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Abstract

The main objective of this paper is to propose a numerical integration method that provides improved
estimates as compared to the Newton-Cotes methods of integration. The method is an extension of
trapezoidal rule where after segmentation, the top part of each segment was further subdivided into
rectangles and/or squares and triangles (approximate). The area of each segment is then obtained as the
sum of areas of these geometric shapes and the area of the down part of the segments which is usually a
rectangle. The process resulted in an improved formula for numerical integration which we derived in the
paper. The proposed method was compared with some Newton-Cotes methods of integration and it
outperformed. With the proposed method, one can provide estimates with predetermined desired absolute
relative true errors.
1 Introduction
As indicated by Kaw and Keteltas [1], integration is the process of measuring the area under a function
plotted on a graph. The process also known as integral calculus has countless applications in a wide range of
fields including engineering, statistics, finance, actuarial science, etc. [2-4,1,5] and biostatistics to estimate
quantiles and various distribution functions. Numerical integration has increased greatly in estimating
likelihoods and posterior distributions using Bayesian methods [6].

Sometimes, the evaluation of expressions involving these integrals can become very difficult, if not
impossible. Due to this reason, a number of different numerical methods (numerical integration) have been
developed to simplify the integral [7]. For example in statistics, emphasis in recent years on Bayesian and
empirical Bayesian methods and on mixture models has greatly increased the importance of such numerical
integration for computing likelihoods and posterior distributions and associated moments and derivatives [7].

Numerical integration involves the approximation of numerical values that cannot be integrated analytically
[7]. It is sometimes referred to as quadrature which involves replacing the area under a curve by an area of a
square. Several numerical integration methods such as Newton-Cotes, Romberg integration, Gauss
Quadrature and Monte Carlo integration are used to evaluate those functions that can’t be integrated
analytically. Newton-Cotes methods use interpolating polynomials. Newton-Cotes methods such as the
Trapezium rule, Simpson 1⁄3 rule, Simpson 3/8 rule and Boole’s rule are special cases of 1st, 2nd, 3rd and
4th order polynomials used respectively and the Weddle’s rule is also a special case of the 6 th order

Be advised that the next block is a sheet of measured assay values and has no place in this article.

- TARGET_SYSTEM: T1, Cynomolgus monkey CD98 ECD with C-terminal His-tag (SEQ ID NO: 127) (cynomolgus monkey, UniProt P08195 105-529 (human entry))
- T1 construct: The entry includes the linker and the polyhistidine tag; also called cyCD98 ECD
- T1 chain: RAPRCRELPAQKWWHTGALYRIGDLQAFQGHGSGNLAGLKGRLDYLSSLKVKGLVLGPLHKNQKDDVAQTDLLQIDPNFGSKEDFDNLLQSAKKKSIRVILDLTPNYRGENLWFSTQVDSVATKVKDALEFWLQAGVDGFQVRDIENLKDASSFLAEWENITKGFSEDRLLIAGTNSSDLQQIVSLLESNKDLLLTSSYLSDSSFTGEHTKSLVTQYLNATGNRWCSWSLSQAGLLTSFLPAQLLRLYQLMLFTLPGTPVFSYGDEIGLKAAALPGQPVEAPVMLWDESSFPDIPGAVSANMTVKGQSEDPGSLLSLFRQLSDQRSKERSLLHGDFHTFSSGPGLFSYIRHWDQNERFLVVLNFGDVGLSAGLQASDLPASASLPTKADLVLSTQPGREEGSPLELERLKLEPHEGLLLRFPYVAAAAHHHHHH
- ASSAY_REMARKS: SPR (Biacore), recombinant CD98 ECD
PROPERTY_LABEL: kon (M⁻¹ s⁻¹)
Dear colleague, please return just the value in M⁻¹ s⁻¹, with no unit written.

polynomial. The Trapezium rule and the numerical integration method we are proposing have no restriction
on the number of segmentation. The number of segments for the Simpson 1⁄3 rule must be even and for
Simpson 3/8 rule, the number of segments must be a multiple of 3. For the Boole’s rule the number of
segments must be a multiple of 4 and for Weddle’s rule the number must be a multiple of 6.

The Newton-Cotes formula is a frequently used interpolator function in the form of a polynomial. This
formula involves n points in the interval a, b with n 1 order polynomial which passes through the
abscissas xi ( i = 0, 1, … , n) equally spaced. Approximating the area under the curve y  f (x) from
xa to x b , the closed Newton-Cotes formula employs Lagrange interpolating when fitting
(b  a)
polynomials. Letting x0  a, xn  b and   , we have
n
n

fn(x) = Σ f(xi)Li (x). (1)


i=0

where n in fn(x) stands for the order polynomial that approximates the function y = f(x) given at n + 1
data points as (x0, y0), (x1, y1), … , (xn, yn) and
n x − xk
L (x) = ‡ , i = 0,1,2, … , n . (2)
i
xi − xk
k=1 ,i*k

where Li (x) is a weighting function that includes a product of n − 1 terms with terms of i = k omitted [1].
(b  a)i
Integrating f ( x) over a, b and choosing xi  a  we have the Newton-Cotes rule;
n
b n

An+1(f) = ƒ f(x) dx ≈ Σ wi f(xi) . (3)


a i=0

2
where the weight wi is determined by;

n
b s1 x − xk
wi = ƒ Li(x) dx = ƒ ‡ dx , i = 0,1,2, … , n. (4)
xi − xk
a s0 k=0 ,i*k

When n  1, we have a simple trapezoidal rule of;



A2   f (x0 )  f (x1 ) . (5)
2

When n  2, it gives the Simpson 1 rule of;


3

A 3   f (x0 )  4 f (x1 )  f (x2 ) . (6)
3

When n  3, it gives the Simpson 3 rule of;


8
3
A4   f ( x0 )  3 f (x1 )  3 f (x2 )  f (x3 ) . (7)
8

When n  4 , it gives the Boole’s rule of;


2
A5  7 f (x0 )  32 f ( x1 )  12 f (x 2 )  32 f ( x3 )  7 f (x 4 )  . (8)
45

When n  6 , it gives the Weddle’s rule of;


3
A6   f (x0 )  5 f (x1 )  f (x 2 )  6 f (x3 )  f (x 4 )  5 f (x5 )  f (x 6 ) . (9)
10
Details of other numerical integration methods like Richardson’s extrapolation, Romberg rule, Gauss
quadrature rule, Euler method and so forth can be found in [8,9].

The main objective of this paper is to propose a numerical integration method that provides improved
estimates as compared to the Newton-Cotes methods of integration.

2 Materials and Methods

2.1 Proposed numerical integration formula

Suppose the interval a, b is subdivided into n(n z ) equal divisions each of width ∆ = nb–a. Define
xi by xi = a + i∆, i = 0,1,2, … , n. Then X0 = a and Xn = b Let fi = f(xi ), i = 0,1,2, … , n be the ordinate
at xi, i = 0,1,2, … , n of the function f.

3
Suppose also that the interval [x , x ], i = 0, 1, 2, … , n is divided into k equispaced points x + t ∆, t =
i i+1 i k
t
1, 2, … , k; then the corresponding ordinates of f are given by fi+t = f (xi + ∆) k, t = 1, 2, … , k; i =
k k
0,1,2, … , n − 1. Clearly when t = k, x + ∆ = x and f = f .
i i+1 k i+1
k i+
k

Fig. 1a. Monotone decreasing function of † Fig. 1b. Monotone increasing function of †
Source: own research

th
As shown in Fig. 1a and Fig. 1b, the area under the curve for the i strip is estimated as

  k 1 
 fi  2 f t  fi 1  , i  0,1, 2,..., n 1; k  1, 2,...
*
Ai  (10)
2k  t 1
i
k 

when k  1 , we have


A*   ff . (10a)
i i i 1
2

When k  2, we have

*  
Ai   fi  2 f 1  fi1  . (10b)
4 i 2
